The Chargers 2011 off-season starts off with the NFL draft this coming April. However, the 2011 season is not yet over. Like most Charger fans, there are teams that you innately refuse to support because of the history and relationship to the bolts. Recently, in addition to all of the AFC West teams (especially the Raiders) teams like the Jets and Steelers have been hated foes in San Diego. Unfortunately two of the teams that tend to irk Charger fans most will meet in the Super Bowl this Sunday. The New York Giants and the New England Patriots. Bitterly and enviously we root for both of these teams failure, some more cynical fans might even “O.K” this scene from the new Dark Night Trailer to play out Sunday in Indy. (although there is no doubt in my mind Tom Brady figures out a way to survive)
Watching both of the super bowl participant’s recent success gives the Chargers and their fans a healthy reminder of the state of the franchise and asks the question…what could have been?
It’s easy to forget that the Chargers had the opportunity to draft Giant’s quarterback Eli Manning with the first overall pick in 2004. Not as forgettable, is the crushing home loss to the aforementioned Patriots who decapitated the Charger’s best regular season in franchise history (2006). Kaeding played the scapegoat role, missing field goals in a 23 to 20 divisional round loss to New England. Just get down Marlon McCree!!!!!!!!!!
As the cookie crumbled in 04’, the Manning family, particularly Eli and Archie vetoed the San Diego franchise and rode off to the skyscrapers of New York. It’s important to reflect on the magnitude of this trade and its effects both initially and in the long term. The always stubborn AJ Smith selected Eli Manning against his will; Yet to the relief of Charger fans was able to finagle a trade of the first overall selection. Philip Rivers, the fourth overall selection combined with a variety of players including soon to be Pro-Bowlers such as Shawne Merriman of Maryland and Nate Kaeding of Iowa. The Charger's first choice was always Rivers, who impressed the Charger’s staff and then head coach Marty Schottenheimer during the senior bowl. The Chargers were widely considered the upfront winners of the deal. Ernie Accorsi was labeled a front office villain for an extended period following the 2004 draft. As Rivers and Merriman began to shine, and even win games against the Giants, fans started to let their distaste be heard.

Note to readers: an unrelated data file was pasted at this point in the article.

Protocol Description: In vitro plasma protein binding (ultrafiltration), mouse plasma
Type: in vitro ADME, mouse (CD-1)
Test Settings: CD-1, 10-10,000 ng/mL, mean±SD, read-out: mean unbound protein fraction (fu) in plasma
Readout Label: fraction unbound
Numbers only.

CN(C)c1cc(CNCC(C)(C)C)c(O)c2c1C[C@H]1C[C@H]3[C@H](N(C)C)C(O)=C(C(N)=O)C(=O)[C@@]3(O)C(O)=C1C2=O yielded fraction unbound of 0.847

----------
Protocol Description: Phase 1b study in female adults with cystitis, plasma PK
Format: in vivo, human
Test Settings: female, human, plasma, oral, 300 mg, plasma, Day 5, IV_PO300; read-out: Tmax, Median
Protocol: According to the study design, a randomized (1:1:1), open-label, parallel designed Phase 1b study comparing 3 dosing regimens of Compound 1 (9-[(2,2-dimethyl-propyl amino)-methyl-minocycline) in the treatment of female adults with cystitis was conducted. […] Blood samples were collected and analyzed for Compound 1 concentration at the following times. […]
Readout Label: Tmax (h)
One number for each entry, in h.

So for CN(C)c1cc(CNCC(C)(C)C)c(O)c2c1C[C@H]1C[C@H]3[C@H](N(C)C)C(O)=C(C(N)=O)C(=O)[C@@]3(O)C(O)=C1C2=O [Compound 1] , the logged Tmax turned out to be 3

The grumblings of New York Giant fans everywhere were abruptly silenced by Accorsi’s draft pick after he lead the Giants over the undefeated patriots for his first Super Bowl championship in 2007. Owning a Super Bowl is the ultimate measuring tool. Manning now had the Super Bowl Rivers did not, and adding insult to injury, did it by beating quite possibly the best team ever.
Fast forward to 2011. Kaeding missed the entire campaign after just the opening kickoff where he suffered a torn ACL. Merriman who is now a Buffalo Bill suffered the same fate and ended up on the injured reserve list. Leaving Rivers as the sole survivor in 2011, from the Manning trade. I was fortunate enough to attend the 2004 draft in person and remember the moment that Eli Manning became a Giant and River’s a Charger. The Chargers seemingly got a lot of bang for their buck and that’s what was needed on an organizational level. Many Giants fans at the time thought that they gave up too much for a player who might end up suffering from little brother syndrome. As the next eight seasons unfolded, both Rivers and Manning have propelled themselves into the discussion of top current quarterbacks. However having already won a Super Bowl, in the eyes of many fans Manning still holds the upper hand. As a Charger fan it’s hard to argue with the success of Phillip Rivers. It’s more difficult to say that Eli Manning would have won a Super Bowl in San Diego. Remember they are different players, with different skill sets and most importantly have different players surrounding them. It is possible for a win-win trade in the NFL. Both quarterbacks have raised the level of play and expectation year in and year out for what were once a dismal organizations. Now the question still remains: Did the Giants win the trade?
They’ve won a Super Bowl and now have a chance to win another under Manning. I think the general consensus might say yes. However it is fair to the point. In a league of such parity, Rivers has provided not only elite numbers individually, but more importantly has given the Chargers a fighting chance as a consistent playoff contender. As the next couple of seasons unfold, it will be interesting to see how the careers of Rivers, Manning, along with Ben Roethlisberger will be compared. Rivers is the only of the three without a super bowl, he’ll look to change that in 2012, while continuing his individual statistical dominance.
Rivers or Manning? Choose one Charger Fans.